In the case of Ex Parte Fleming the Mississippi Supreme Court held that the governor could suspend or delay the execution of a sentence because that power was part of the power to pardon. The Mississippi Supreme Court said in Fleming that "He [the governor] has the unlimited and unrestricted power to pardon." Ex Parte Fleming. 60 Miss. 910 (MS 1883). In Montgomery v. Cleveland the Mississippi Supreme Court said, "Of course, he [the governor] is the sole judge of the sufficiency of the facts and of the propriety of granting the pardon, and no other department of the government has any control over his acts or discretion in such matters. Nevertheless he acts for the public. He dispenses the public mercy and grace; the efficacy of the pardon flows from the sovereign." Montgomery v. Cleveland, 98 So. 111, 113 (MS 1923).
Both the United States and Mississippi conceived of the executive's power to pardon as being solely within the discretion of the executive and not reviewable by the judiciary. Jim Hood is fighting the traditional view of the system of checks and balances and power of the executive to grant pardons. He is able to do this by feeding the media a story about killers on the loose and national man-hunts. The media is all too ready to sensationalize the story. The media appears paralyzed and unable to ask any questions critical of the Attorney General's attack on this country's system of government or even question him on his misleading statements. Instead the media acts as a bullhorn for the Attorney General, who completely controls the story line. The story is now about the sentiments of the public about murder rather than the protections and benefits that the pardon power provides.
The result is that the public only receives information that evokes angry sentiments towards the criminals and the crimes that they committed. The fundamental issues of law are misunderstood or ignored. To be fair, I have attached a spreadsheet containing a list of all of the pardons and the actual signed documents, so that you will have the facts to rely on and not the sensationalized version of things being presented. No matter how one feels about the individual pardons, it is clear that under the current law and case precedent in Mississippi, pardons are within the sole discretion of the governor. If we are a nation ruled by laws then the Mississippi Supreme Court should not review the governor's pardons because the issue is not justiciable.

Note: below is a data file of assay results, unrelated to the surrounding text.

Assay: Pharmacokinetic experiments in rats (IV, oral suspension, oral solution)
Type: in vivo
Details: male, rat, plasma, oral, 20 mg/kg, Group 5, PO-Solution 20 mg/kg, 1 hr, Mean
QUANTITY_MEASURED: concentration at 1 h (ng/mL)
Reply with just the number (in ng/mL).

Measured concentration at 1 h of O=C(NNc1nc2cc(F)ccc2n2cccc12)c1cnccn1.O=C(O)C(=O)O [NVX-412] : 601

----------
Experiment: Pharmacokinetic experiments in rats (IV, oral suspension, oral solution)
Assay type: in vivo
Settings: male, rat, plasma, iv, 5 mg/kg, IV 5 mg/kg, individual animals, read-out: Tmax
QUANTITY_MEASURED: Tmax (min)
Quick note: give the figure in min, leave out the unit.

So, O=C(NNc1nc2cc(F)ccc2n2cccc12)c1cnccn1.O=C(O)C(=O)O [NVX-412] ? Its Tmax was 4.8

The Mississippi Supreme Court has an opportunity to establish a bright line rule that executive pardons cannot be reviewed by the courts, but that is not what they will likely do. Either because of human nature, political ideology, both, either or neither, I think that the court will at least partially accept Jim Hood's argument that the failure of some of the pardons are invalid for failure to meet the technical requirement that the applicant publish his application. The court will have to provide some rational for exercising subject matter jurisdiction over executive pardons and I think that they will provide us with some clever language to conclude that they are not reviewing the decision of the governor. The court will likely conclude that the pardons are null because they failed to comply with the publication requirement. Thus the court can conclude that they are not intruding on the governor's sole authority to decide when to grant a pardon, but merely saying the decisions are ineffective because they clearly did not comply with a simple reading of the constitution. The prisoner can apply for pardon again and the executive can again make a decision without the judiciary having intruded one step into the executives sphere of sovereignty.